Orenda (Orenda #1)
Release Date: 13th April, 2014
Join forces with a parallel universe.
Dark forces, magical creatures, and the world Lil thought she knew collide when a dream transports her to the strange world of Orenda. Stunned and terrified, Lil comes face to face with her doppelganger, Willow, who possesses the ability to travel between the two worlds.
Everything Lil knows logically says that Orenda can’t exist, but a small clue may be proof that it was more than an ordinary dream. With the threat of her sister in danger, Lil crosses dimensions but it may cost her even more than she bargained for.
A sword wielding girl, the eternal suit, and a parallel universe come together in this action- packed Young Adult fantasy adventure that will keep readers of all ages turning the pages.
Orenda is the first novel in the Orenda series.
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What books inspired you to write your genre?
The Hunger Games is the first YA book that I read that really made me want to read more YA novels. Shortly after I read 100 different dystopian, fantasy, and paranormal titles that inspired me to write my own stories in the YA genre.
What inspired you to write Orenda?
I wanted to write a fantasy appropriate for middle grade as well as young adults. I loved the show Fringe and how they brought a parallel world into the mix. I wanted to do something similar and yet completely different with fairies, dragons, and magic.
Do you prefer a certain point of view in fiction?
If written well, third person can be as engaging as first person point of view. I love third person because you can focus on multiple scenes throughout a story. New writers just have to be careful of head hopping.
Audiobooks, love them or hate them?
Narration can make or break an audio book. I thought The Fault in Our Stars was well narrated. It captivated me, drew me into the story. There have been other audio books that made me want to fall asleep. Three chapters in and I couldn’t tell you one thing that happened.
Do you love eBooks or paperbacks more? Why?
I love paperbacks, especially my collection of signed indie books! You can’t sign an eBook (and no authorgraph is not the same thing). However, I’ll buy an eBook if it’s $5 or less.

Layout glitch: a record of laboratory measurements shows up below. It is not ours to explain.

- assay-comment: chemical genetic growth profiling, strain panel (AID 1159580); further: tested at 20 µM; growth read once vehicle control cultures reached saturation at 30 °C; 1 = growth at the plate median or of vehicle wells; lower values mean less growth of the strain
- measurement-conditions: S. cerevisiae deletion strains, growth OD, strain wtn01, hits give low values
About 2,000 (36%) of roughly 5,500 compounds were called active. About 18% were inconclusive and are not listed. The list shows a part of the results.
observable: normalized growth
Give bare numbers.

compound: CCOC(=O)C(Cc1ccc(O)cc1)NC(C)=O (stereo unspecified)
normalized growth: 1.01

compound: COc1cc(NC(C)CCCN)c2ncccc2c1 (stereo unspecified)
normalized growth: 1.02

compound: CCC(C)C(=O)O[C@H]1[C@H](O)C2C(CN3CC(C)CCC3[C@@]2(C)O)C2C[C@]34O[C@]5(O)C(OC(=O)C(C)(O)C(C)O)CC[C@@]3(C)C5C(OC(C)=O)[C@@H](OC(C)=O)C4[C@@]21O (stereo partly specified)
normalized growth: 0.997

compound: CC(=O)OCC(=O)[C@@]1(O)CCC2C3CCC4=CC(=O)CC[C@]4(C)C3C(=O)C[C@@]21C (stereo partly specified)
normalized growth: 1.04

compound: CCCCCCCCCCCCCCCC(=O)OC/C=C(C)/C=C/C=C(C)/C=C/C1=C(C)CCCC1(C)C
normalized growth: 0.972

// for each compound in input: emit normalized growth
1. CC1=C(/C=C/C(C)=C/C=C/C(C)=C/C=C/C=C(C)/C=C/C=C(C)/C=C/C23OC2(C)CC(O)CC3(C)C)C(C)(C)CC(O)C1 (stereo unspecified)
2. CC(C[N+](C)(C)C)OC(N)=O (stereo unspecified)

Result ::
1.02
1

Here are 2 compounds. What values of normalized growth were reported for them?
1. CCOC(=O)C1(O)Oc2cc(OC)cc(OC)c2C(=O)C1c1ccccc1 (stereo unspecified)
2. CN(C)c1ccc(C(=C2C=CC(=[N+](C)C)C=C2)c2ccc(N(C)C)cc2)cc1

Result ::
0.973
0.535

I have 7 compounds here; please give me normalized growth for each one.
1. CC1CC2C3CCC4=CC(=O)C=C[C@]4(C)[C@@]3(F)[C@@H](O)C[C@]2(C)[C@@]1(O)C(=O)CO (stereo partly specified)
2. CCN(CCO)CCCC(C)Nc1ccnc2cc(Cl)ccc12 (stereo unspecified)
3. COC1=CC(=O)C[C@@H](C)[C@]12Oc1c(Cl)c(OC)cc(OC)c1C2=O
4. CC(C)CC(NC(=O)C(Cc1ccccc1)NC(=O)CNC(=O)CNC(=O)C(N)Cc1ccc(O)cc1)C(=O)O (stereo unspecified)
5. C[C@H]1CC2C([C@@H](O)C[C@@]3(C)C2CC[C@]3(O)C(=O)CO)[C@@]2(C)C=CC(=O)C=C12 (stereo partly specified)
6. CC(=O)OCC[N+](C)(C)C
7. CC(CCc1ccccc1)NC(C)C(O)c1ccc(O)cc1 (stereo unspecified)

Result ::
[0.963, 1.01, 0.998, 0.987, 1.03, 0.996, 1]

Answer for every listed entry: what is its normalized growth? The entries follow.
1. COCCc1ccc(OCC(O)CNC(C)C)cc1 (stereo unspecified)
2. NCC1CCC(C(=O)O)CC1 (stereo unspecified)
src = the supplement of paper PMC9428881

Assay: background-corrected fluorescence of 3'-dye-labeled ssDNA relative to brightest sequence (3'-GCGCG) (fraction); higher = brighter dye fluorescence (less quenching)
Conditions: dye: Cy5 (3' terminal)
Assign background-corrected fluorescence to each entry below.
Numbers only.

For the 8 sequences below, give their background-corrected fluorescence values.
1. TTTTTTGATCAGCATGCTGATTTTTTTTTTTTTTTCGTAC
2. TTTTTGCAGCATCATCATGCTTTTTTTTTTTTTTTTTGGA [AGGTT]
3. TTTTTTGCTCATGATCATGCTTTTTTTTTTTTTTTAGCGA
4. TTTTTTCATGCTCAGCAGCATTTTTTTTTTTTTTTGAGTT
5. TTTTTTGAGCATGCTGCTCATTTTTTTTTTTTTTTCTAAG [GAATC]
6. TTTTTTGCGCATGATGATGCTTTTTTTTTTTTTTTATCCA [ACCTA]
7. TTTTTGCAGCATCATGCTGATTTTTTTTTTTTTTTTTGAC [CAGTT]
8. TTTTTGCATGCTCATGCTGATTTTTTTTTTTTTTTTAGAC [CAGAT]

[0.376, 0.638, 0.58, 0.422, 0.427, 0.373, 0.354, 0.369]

As a reader, how do you feel when a series ends?
I need Happily Ever After’s in books. At least at the end of a series, if I invest my time in 3+ books I expect a happy ending. At least somewhat happy. If you disappoint me, I probably won’t read your book again.
Can you give some advice or tips on how to write a book review?
Be constructive. Don’t rehash the entire plot (or give away spoilers). This isn’t school where we’re told to write a book review and prove we read the book. Instead give comments on what worked for the story (plot, characters, theme, writing style, etc) and what didn’t.
What is your Favorite Writing Website?
YA Highway is a fantastic resource for all writers. You don’t have to be just a YA writer to find it beneficial.
Here’s the link:
How do you get your book into a library?
Contact local librarians and offer them a review copy. Ask them if they’d like you to speak with their group (teens, book club etc). If you live too far from the library, consider Skype or Google Hangouts. I’ve met a lot of great librarians this way.
I wrote a book. Now what?
Get a publisher. Seriously. You can self-publish but you’ve got to have it professionally edited, formatted properly (study similar books and look at text size/font/format), and market the crap out of it. Even then, you still won’t have all the resources of even a small press company. It’s tough, I’m not going to sugar coat it.
I’ve picked up a lot of indie books at author events, comic con, book fairs and let me tell you if your book isn’t formatted properly it’s obvious. If your font is too small no one will read it. Maybe it’s too crammed together or spaced way too far apart. That gives readers headaches.
Growing up in school you probably learned to put two spaces after a period. Great. Guess what. It’s wrong in the publishing world. Only use one space. Always justify your text in a book. With eBooks there’s some leeway but not in print. These are just a few of the obvious issues I see all the time with indie books. There’s also head hopping, show don’t tell, active vs passive voice, I could seriously go on, but I won’t.
Lil stood firm, sword-in-hand, staring at the beast as it flew directly at her. “How do I kill it?”
She raised the sword above her head with two hands.
Hudson glanced at her. “With what we taught you. The dragon is no different than a man.”
“It has wings and is flying at me. I’d say it’s different!”
About the Author
Ruth Silver first began writing poetry as a teenager and reading heaps of fan fiction in her free time. She has written under three unique pseudo names and penned well over a hundred stories.
She attended Northern Illinois University in 2001 and graduated with a Bachelor’s in Communication. While in college she spent much of her free time writing with friends she met online and penning her first novel, “Deuces are Wild”, which she self-published in 2004. Her favorite class was Creative Writing senior year where she often handed in assignments longer than the professor required because she loved to write and always wanted to finish her stories.
Her love of writing, led her on an adventure in 2007 to Melbourne, Australia. Silver enjoys reading YA novels and sharing her favorite books with other readers. She runs her own book blog and also enjoys photography and traveling.
Her favorite YA genre is a mix of Dystopian & Fantasy which is evident in the upcoming release of her latest book, Aberrant. Slated for release April 2013 by Lazy Day Publishing, it is the first in a trilogy.
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